Kim Gillan has been able to prove that when she was in the state Senate and Legislature she was willing to work in a bipartisan fashion. Kim has the experience, leadership, common sense and legislative skills to do so. Kim supports the Affordable Care Act for people to have health insurance by 2014. She also fully supports a woman's right to choose whether or not to bear a child or to terminate an unplanned pregnancy.

Kim will be emphasizing her legislative record of working with Democrats and Republicans to pass bills and budgets on things that matter to all Montanans, not just the wealthy rich Republicans. Furthermore, Kim says the tax cut for those earning more than $250,000 or $500,000 a year should be ended.

I hope you will look at all the things that Kim Gillan has done for senior citizens, people on Medicare or Medicaid and give her your support by voting for her in November.

Ron Kuneff


Last Updated on Sunday, 16 September 2012 12:09

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Tooley best qualified


No one is better prepared for the job of Public Service Commissioner than Chuck Tooley. He is ready to start this job on the very first day! He has prepared for this position with all of his life’s experiences, and Montana is fortunate that he is willing to take this job.

Chuck’s priority is to accomplish tasks set before the commission protecting Montana consumers. There will be civility in all his dealings with other commissioners, staff and those approaching the Commission. Chuck does not see the Montana Public Service Commission as a place for  personal aggrandizement; it is a position of public trust and “service.” Service means getting necessary work done for others to Chuck. Please check his many outstanding recommendations on his website:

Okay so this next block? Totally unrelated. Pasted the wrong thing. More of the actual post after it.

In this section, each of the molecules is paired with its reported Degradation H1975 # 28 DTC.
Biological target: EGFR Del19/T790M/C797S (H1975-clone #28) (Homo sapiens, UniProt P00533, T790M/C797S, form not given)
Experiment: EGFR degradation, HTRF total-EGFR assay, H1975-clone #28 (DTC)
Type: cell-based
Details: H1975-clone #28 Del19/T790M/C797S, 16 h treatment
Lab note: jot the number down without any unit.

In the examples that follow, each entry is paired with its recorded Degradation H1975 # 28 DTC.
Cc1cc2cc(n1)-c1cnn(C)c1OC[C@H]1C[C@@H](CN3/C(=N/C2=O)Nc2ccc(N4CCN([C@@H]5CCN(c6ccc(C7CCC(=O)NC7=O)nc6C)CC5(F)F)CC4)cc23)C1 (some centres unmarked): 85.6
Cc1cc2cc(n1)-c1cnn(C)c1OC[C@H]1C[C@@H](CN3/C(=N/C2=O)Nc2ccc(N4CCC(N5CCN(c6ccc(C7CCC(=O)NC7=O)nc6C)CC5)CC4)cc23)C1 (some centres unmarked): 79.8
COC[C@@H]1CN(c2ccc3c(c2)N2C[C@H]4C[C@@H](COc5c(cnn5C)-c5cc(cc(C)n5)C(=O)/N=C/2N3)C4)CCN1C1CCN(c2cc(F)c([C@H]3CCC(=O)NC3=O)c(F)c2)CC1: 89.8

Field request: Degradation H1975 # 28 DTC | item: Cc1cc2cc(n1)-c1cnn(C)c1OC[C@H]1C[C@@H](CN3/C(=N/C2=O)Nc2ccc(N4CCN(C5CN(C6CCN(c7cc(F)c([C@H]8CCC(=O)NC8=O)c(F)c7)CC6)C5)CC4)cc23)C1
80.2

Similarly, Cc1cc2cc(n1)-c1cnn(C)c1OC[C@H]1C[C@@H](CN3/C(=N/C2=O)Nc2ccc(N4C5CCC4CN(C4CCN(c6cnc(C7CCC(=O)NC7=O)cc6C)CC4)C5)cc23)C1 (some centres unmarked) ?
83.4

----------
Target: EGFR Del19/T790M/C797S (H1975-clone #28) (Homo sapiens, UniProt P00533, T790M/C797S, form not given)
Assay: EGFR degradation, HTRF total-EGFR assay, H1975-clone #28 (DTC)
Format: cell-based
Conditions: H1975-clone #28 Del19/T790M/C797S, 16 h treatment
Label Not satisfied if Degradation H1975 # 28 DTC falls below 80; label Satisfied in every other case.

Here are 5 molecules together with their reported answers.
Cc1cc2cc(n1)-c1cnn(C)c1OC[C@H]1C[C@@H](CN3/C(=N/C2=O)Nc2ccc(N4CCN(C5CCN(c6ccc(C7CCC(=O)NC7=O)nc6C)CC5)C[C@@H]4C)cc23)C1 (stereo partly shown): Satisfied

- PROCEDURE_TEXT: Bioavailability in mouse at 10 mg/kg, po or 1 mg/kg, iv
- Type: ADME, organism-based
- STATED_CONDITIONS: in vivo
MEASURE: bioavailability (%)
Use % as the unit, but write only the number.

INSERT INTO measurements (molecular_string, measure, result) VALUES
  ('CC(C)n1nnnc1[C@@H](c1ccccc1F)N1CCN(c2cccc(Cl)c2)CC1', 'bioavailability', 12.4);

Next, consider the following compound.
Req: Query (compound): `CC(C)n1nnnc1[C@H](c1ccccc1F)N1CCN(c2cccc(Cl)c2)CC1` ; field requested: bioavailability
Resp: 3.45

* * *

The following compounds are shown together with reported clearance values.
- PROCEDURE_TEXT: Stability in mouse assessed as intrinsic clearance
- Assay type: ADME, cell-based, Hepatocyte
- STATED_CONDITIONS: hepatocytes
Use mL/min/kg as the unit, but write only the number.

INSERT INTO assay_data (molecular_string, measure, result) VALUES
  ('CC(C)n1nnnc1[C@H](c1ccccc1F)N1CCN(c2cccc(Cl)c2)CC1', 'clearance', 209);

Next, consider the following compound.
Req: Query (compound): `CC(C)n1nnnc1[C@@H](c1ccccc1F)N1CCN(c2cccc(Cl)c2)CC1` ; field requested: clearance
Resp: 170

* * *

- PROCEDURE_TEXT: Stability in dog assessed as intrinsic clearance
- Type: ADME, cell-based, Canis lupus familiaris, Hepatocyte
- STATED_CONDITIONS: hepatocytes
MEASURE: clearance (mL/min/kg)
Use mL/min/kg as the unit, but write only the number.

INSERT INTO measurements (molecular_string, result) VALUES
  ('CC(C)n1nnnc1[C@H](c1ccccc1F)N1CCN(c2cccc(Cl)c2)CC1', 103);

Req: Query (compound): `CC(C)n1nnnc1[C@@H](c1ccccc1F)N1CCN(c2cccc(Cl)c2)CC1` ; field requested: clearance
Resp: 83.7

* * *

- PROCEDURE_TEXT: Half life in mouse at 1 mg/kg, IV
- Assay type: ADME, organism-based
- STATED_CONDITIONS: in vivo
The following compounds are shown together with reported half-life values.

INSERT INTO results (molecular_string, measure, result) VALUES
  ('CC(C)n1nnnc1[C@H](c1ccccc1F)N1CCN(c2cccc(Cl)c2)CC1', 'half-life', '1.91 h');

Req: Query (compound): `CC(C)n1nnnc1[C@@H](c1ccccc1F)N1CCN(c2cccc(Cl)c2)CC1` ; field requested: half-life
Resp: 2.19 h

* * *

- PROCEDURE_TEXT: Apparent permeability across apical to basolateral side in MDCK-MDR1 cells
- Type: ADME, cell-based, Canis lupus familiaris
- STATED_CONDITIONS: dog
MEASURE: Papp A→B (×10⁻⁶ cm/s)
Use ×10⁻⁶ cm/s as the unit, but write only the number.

Billings knows well Chuck’s talent for conducting business with civility. As the longest serving mayor of Billings, he is a practiced navigator of disagreements with courtesy and  concern for all points of view. In his dealings with citizens Chuck was ever the gentleman listening to concerns of all who came before him. During his time in the mayor’s position, Chuck regulated public utilities. He has worked for Mountain Bell Telephone, a regulated industry, so he knows both sides of regulation.   But communication is Chuck’s lifelong talent, practiced to perfection. Be sure to mark your ballot for the Public Service Commission choice of Chuck Tooley! You will be pleased with his work to make the PSC a functioning, effective agency for Montana.